Tan-y-Deri porch during stone wall removal.

The preservation team has completed the removal of the stone work and the porch floor framing, and has begun investigation into structural augmentation of the existing wood walls and piers. In the course of conducting this work, multiple design iterations of and patches to the porch have been made visible. Taliesin Preservation makes efforts to preserve that evidence, either in the building or through documentation.

Taliesin Preservation’s Adam Charles and Kirk Stenerson prepare formwork to restore the concrete cap for the Tan-y-Deri porch parapet wall.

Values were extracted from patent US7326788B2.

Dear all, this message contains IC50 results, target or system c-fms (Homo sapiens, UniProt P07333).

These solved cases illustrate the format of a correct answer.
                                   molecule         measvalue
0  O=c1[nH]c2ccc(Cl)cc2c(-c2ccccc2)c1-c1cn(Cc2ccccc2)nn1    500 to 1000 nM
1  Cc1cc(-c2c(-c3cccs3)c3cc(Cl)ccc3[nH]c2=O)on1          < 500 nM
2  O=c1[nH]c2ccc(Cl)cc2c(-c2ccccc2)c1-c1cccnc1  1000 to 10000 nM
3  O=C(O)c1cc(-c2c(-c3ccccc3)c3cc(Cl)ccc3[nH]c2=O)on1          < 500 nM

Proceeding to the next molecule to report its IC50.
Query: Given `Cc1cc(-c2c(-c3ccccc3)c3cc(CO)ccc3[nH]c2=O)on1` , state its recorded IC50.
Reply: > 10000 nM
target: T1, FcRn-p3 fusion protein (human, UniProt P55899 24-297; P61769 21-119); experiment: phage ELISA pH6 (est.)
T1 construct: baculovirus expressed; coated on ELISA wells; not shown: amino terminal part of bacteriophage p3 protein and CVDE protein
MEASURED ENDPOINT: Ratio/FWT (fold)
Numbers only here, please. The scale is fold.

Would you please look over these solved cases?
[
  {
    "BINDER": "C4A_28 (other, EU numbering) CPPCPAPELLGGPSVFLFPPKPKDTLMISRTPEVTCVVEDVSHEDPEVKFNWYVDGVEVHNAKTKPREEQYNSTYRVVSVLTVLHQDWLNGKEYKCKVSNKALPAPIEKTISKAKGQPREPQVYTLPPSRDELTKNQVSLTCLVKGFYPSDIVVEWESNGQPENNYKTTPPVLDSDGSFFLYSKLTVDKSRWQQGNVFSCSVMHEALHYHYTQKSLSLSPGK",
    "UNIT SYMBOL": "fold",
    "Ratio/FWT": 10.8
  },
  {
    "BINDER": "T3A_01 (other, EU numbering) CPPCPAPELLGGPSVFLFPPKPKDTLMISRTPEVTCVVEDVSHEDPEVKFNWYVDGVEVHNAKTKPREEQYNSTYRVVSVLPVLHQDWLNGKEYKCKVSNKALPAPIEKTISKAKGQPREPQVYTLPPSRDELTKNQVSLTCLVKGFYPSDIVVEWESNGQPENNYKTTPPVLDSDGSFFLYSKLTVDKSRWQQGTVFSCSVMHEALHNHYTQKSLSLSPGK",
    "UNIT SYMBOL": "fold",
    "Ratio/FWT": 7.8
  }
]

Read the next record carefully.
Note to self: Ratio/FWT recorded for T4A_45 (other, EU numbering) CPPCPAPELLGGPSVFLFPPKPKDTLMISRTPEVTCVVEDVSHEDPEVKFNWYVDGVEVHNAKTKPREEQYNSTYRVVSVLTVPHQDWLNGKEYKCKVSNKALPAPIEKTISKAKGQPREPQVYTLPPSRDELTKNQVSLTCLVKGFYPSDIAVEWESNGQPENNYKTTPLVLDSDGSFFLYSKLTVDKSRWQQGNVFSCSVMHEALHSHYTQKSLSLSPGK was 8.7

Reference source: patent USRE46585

Currently, the team is working on form work to allow for the pouring of a concrete cap matching the historic cap that will serve as the foundation for the wood portion of the porch. Work will continue as long as the weather allows. The reconstruction is slated for completion by the start of winter barring weather delays.

We are grateful to Daniel Baumann for his support of this project in memory of Karen Baumann, who delighted in Taliesin and took particular delight in working in the Taliesin gardens.

For more information on this project, please contact Erik Flesch at (608) 588-7900, Ext. 231 or by email.


Top: A buck leaps through the fields near the Taliesin orchard.  
Bottom: Wes Ellarson Dana Jarosinski and of the Wisconsin Department of Natural Resources prepare a deer trap site with corn.